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"Practice Makes Perfect"

THE PRESS

NO WRITER ATTRIBUTED

Down from Plympton Street comes news, of an experiment to be tried out at Harvard which, from the student's point of view, leaves little to be desired. According to the CRIMSON, plans are now under way for the establishment of various "Junior Training Units" in business concerns throughout the East and Middle West, and the Harvard Secretary for Student Employment is receiving applications from members of the Junior Class who wish aid in obtaining employment during the coming summer.

The obvious purpose of this experiment is intimately connected with the problem of employment after graduation; it is an attempt to give the student a certain amount of practical experience in his chosen field, and to remove in some degree the uncertainty which faces the Senior upon his entrance into the outside world. Added to these are the benefits which accrue to the employers and companies who cooperate in the plan; advance knowledge of a graduate's capabilities, and removal of the risk in selecting men, many of--whom later prove to be a disappointment and a burden.

Whether such a plan would be workable at an engineering institution such as Technology is a debatable question. The plan as instituted at Harvard is intended primarily, indeed even exclusively, if one may judge from the comment published in the CRIMSON, for business students. But surely the professional student has just as great a need for the practical knowledge which only outside work can impart. It was in recognition of this fact that the cooperative courses were designed; but these courses are limited to certain branches, and besides, comparatively few students care to spend in this manner an extra year which might better be used in graduate work, in liberal studies, or even in steady employment.

Another feature of the graduate employment situation is of interest. Every year a number of engineers and personnel directors from several of the large manufacturing concerns are invited to speak at the Institute on the advantages of obtaining positions with their respective companies. Inevitably they have pictured the prospect in rosy, colors, and told of steady advancement and benign supervision. But many students, after listening to one of these men, have been found to exhibit a feeling of uneasiness; a fear, perhaps not altogether unwarranted, that in accepting such a position they will automatically become mere cogs in a huge machine; that they will become nothing more than small-salaried white-collar men, with routine jobs not quite to their liking. Discussion of that side of the question is beside the point; but the Junior Training Plan might well be considered as a means of giving the student an insight into the matter.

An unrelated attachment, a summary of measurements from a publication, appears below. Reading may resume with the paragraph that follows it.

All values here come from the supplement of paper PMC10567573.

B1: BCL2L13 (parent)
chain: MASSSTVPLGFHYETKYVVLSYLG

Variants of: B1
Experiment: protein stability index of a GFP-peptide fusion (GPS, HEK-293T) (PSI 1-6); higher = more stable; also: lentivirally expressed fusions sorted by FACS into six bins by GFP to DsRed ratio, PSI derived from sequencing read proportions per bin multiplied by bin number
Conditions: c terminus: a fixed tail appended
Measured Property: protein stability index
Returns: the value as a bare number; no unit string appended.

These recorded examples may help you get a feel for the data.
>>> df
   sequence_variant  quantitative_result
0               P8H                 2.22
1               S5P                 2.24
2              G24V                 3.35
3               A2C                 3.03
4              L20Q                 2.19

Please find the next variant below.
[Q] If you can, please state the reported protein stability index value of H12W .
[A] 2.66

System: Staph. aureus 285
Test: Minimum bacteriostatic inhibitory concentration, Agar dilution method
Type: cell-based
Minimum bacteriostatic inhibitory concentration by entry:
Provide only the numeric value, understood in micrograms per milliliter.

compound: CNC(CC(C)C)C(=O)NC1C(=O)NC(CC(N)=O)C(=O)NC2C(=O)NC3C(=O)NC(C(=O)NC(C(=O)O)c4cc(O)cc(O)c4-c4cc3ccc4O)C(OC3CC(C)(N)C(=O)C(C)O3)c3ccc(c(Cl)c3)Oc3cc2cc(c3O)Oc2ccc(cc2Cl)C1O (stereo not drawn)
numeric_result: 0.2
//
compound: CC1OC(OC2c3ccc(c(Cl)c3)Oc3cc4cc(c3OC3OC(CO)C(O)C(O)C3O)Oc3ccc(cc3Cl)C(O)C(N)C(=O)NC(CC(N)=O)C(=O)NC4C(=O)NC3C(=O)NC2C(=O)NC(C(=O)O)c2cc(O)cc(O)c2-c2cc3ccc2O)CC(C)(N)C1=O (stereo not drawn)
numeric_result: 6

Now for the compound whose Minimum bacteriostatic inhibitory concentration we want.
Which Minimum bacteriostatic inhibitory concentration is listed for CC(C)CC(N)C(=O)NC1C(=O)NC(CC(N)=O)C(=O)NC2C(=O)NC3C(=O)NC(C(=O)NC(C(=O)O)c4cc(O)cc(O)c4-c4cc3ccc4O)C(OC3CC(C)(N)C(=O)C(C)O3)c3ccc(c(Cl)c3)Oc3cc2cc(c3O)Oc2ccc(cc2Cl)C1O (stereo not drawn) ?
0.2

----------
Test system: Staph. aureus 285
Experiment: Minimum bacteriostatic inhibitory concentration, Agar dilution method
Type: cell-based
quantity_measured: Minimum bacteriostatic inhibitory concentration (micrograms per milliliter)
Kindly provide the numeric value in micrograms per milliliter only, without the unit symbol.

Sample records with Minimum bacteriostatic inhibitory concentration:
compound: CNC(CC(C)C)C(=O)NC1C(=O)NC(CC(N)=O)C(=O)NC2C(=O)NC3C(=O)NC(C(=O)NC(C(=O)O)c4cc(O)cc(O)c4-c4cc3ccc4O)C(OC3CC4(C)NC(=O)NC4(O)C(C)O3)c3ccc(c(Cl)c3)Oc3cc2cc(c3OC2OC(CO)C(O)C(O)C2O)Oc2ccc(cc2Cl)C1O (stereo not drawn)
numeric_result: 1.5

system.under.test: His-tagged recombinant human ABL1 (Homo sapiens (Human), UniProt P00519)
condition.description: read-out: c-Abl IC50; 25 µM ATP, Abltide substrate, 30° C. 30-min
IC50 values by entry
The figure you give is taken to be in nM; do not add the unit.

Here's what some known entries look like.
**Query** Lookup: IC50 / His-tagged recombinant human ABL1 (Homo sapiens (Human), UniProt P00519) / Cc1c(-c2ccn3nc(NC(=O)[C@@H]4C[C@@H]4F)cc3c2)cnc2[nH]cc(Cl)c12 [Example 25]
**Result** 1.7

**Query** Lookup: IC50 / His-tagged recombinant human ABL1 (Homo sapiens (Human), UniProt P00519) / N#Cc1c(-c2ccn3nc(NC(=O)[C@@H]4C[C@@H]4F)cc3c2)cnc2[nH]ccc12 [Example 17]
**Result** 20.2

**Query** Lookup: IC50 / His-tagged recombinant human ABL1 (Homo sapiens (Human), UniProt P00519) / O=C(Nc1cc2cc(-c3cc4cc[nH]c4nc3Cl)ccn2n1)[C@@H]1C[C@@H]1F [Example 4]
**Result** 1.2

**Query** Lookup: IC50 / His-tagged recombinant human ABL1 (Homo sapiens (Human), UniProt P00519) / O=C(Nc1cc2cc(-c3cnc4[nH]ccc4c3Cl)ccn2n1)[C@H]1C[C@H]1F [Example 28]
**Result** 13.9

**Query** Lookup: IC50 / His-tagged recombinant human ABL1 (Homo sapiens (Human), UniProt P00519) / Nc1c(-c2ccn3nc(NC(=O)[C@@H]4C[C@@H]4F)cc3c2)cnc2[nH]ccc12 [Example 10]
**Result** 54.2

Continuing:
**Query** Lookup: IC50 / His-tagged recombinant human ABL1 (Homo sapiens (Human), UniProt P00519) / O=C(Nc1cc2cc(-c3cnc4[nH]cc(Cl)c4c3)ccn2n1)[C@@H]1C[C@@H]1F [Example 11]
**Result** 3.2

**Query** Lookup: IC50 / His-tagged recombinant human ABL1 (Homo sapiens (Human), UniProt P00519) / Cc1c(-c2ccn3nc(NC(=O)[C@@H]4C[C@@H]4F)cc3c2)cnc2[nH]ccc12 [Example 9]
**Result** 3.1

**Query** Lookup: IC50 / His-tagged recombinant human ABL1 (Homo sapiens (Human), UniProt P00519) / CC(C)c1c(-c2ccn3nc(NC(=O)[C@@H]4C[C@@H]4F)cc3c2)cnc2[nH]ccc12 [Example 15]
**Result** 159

The plan is faced with at least one practical difficulty, which is the reluctance of manufacturing concerns to employ men for the short space of three months, especially when there is no promise on the part of the student to accept permanent employment with any particular company after graduation. This is merely another form of the difficulty, that employers are unwilling to take over the apprenticeship or education of students without some immediate and tangible benefits to themselves. In an age of efficiency and sharp competition they can hardly be blamed. But in spite of this it is possible that a workable solution might be obtained.

The scope of plan would naturally preclude its applicability to a large number of students, at least at its inception. There are many men who find it necessary to work during the summer in order to finance themselves during the subsequent school year, and who are forced to take any job which comes to hand, whether it be in their line of work or not. For these men especially the Junior Training Plan would be of inestimable benefit.

Success should attend this experiment in which Harvard has taken the first step. Already several companies have taken an interest in it, and Juniors wishing summer employment with business firms are being urged to make their desires known. Perhaps as the experiment progresses its field will widen, and Technology will see fit, to undertake a similar endeavor. The Tech.

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